"Those guys have been together for a long time," Ertz said Thursday afternoon. 

Brady and Gronk have been together for seven seasons. Cam and Olsen have been together for six. And Brees and Graham were together for five. 

"And I think just having that, where you're on the same page regardless of the coverage," Ertz continued. "If they give you this coverage, you know exactly what you're going to do. If they give you that coverage, he knows exactly what I'm going to do. When to expect the ball vs. certain coverages, it might be a little earlier, it might be a little later. So it's just that constant camaraderie where we're able to know what the other person is thinking without thinking about it."

Ertz hopes that's the kind of relationship he can forge with Carson Wentz, who will enter his second NFL season in 2017. 

Ertz and Wentz spend a lot of time together in the facility and away from it. A group of Eagles went to Ertz's wedding earlier this offseason, and of course, Wentz was present. If it seems like Ertz is going to great lengths to build a rapport with his quarterback, he is. 

After going through Mike Vick and Nick Foles and Mark Sanchez and Sam Bradford, the Eagles' starting tight end finally has a quarterback that isn't going anywhere for a while.  

"It's going to be huge," Ertz said about playing with Wentz for a second straight year. "I think when Carson was drafted, from the receivers and tight ends, that was the one thing we were really excited about. That we knew for the next five, 10, 20 years, hopefully, in Philadelphia, we knew who our quarterback was going to be."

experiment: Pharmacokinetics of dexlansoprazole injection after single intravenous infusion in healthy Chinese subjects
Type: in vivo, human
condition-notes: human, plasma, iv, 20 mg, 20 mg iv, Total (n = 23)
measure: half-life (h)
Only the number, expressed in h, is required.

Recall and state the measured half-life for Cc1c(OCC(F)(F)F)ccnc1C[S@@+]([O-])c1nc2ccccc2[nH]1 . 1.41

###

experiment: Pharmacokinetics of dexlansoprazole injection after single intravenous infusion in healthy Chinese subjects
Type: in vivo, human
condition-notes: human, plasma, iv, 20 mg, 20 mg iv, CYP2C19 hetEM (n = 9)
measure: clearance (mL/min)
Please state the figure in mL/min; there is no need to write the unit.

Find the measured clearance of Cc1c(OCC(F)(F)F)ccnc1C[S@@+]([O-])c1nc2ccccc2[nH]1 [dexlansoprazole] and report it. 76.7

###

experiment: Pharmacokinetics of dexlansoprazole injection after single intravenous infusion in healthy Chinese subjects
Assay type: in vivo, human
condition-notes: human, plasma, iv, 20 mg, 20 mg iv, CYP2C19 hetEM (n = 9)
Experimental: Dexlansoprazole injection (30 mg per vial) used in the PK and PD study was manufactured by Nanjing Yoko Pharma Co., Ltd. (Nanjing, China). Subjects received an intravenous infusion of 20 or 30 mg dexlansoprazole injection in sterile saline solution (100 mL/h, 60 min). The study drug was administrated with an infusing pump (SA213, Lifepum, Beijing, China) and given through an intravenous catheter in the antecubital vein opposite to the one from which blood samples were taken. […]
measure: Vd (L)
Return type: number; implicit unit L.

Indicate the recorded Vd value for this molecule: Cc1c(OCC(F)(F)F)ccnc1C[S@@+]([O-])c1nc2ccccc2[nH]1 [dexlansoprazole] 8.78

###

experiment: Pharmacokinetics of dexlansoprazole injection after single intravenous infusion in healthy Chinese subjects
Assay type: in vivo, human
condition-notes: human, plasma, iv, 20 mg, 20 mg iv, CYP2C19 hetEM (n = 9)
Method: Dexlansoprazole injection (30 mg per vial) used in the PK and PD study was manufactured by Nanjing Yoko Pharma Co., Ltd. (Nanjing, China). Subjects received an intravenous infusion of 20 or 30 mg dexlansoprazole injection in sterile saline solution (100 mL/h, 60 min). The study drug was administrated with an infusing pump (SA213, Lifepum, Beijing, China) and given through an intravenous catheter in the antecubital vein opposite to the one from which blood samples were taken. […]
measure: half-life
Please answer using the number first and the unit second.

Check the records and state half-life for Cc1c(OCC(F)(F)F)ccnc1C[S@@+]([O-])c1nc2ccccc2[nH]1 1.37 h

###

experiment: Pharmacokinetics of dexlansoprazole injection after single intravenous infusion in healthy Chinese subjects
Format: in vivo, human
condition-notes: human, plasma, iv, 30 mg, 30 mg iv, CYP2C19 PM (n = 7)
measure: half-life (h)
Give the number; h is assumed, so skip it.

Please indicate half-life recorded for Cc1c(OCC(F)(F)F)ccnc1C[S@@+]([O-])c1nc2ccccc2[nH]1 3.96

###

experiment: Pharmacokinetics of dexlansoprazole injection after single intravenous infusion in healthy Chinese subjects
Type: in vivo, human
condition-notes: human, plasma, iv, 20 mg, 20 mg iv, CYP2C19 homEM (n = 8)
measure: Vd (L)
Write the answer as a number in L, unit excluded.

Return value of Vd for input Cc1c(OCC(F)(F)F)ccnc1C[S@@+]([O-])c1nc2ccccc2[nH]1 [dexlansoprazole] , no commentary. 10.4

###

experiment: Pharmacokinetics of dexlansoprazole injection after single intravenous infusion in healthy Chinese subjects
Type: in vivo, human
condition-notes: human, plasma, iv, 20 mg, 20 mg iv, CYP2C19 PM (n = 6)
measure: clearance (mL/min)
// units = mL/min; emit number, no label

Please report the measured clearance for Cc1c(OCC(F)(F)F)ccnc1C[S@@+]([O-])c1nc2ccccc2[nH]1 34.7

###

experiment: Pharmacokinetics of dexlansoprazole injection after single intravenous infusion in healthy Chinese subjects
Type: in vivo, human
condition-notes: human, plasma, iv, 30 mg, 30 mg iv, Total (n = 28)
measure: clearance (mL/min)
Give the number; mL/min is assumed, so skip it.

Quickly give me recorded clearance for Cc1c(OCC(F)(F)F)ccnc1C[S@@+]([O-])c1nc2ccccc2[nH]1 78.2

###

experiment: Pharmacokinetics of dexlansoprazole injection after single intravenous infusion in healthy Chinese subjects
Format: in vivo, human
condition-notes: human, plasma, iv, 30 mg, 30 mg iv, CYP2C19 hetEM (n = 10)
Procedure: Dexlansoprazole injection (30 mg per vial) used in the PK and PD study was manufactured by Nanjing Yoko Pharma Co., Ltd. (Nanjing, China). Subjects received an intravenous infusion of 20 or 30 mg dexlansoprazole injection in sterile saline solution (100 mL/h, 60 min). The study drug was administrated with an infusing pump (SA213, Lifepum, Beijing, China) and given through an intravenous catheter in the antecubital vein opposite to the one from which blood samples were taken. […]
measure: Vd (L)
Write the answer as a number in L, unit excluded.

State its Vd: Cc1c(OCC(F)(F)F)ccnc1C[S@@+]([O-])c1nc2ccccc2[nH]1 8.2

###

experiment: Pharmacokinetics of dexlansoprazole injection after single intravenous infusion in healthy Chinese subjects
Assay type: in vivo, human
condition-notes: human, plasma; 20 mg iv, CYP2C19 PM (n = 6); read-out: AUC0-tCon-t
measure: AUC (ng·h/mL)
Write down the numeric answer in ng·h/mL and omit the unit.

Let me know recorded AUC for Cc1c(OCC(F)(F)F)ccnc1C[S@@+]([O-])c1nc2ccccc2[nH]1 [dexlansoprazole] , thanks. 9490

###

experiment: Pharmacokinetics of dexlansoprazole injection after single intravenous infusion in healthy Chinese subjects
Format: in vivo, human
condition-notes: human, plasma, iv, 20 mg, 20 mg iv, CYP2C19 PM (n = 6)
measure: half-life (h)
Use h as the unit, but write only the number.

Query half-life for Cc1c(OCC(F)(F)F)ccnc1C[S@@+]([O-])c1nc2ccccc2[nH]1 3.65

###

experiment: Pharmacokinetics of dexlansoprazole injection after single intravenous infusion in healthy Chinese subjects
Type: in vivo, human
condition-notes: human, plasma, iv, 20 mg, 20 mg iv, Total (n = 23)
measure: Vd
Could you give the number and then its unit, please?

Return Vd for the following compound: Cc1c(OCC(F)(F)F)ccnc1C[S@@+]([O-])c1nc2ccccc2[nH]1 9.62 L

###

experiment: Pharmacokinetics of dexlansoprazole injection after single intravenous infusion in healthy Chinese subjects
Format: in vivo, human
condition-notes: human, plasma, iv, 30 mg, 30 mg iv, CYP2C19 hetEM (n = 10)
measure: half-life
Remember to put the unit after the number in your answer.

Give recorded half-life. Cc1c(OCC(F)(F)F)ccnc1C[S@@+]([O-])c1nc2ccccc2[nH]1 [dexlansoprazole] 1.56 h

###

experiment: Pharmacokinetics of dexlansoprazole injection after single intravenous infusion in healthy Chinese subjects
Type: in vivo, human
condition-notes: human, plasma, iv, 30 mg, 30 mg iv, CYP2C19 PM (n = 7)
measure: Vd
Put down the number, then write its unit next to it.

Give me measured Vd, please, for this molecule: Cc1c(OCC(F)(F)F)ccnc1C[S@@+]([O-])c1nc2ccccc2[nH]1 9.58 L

Since he was drafted in the second round of the 2013 draft out of Stanford, Ertz has been an extremely productive player. But that has set up huge expectations as fans wait for a "breakout year." Zach Ertz might never be Rob Gronkowski, but the numbers are hard to argue. 

In the first four years of his career, Ertz has 247 catches for 2,840 yards and 13 touchdowns. Since 2013, here's the list of tight ends who have more catches and yards than Ertz: Greg Olsen, Jimmy Graham, Jason Witten, Delanie Walker, Antonio Gates. 

Ertz and Jeremy Maclin are the only two players in Eagles history to put up those numbers in their first four seasons. 

The argument often heard about Ertz's numbers is that they come in garbage time. Ertz has historically been an absolute beast in December. In the last few years, that hasn't meant much to a struggling Eagles franchise, but if they're in the playoff hunt in upcoming years, they'll probably want that trend to continue. 

The one statistic that doesn't seem to match the others: touchdowns. While Ertz has been among top tight ends in the league in receptions and yards, his 13 touchdowns rank 17th among tight ends since 2013. (It's not a stat, but for what it's worth, Ertz would likely be among the league leaders in touchdowns called back for penalties in the last few years.)

"I want to be the guy in the red zone, believe me," Ertz said. "For the first four years in my career, I think the most touchdowns I had in a year was four. So this year, we didn't have a lot of red zone touchdowns and that falls on us as players to get it down when we get down there, make plays when the ball's in the air. That's something I do pride myself on, making those tough and contested catches, whether it be in the red zone or third down. I want to be more of a go-to guy in the red zone, but I've got to earn that this spring and summer, earn that trust of the quarterback as well as Doug (Pederson). It's going to be a process, but when you look at the great tight ends in the league, the first thing that stands out is touchdowns."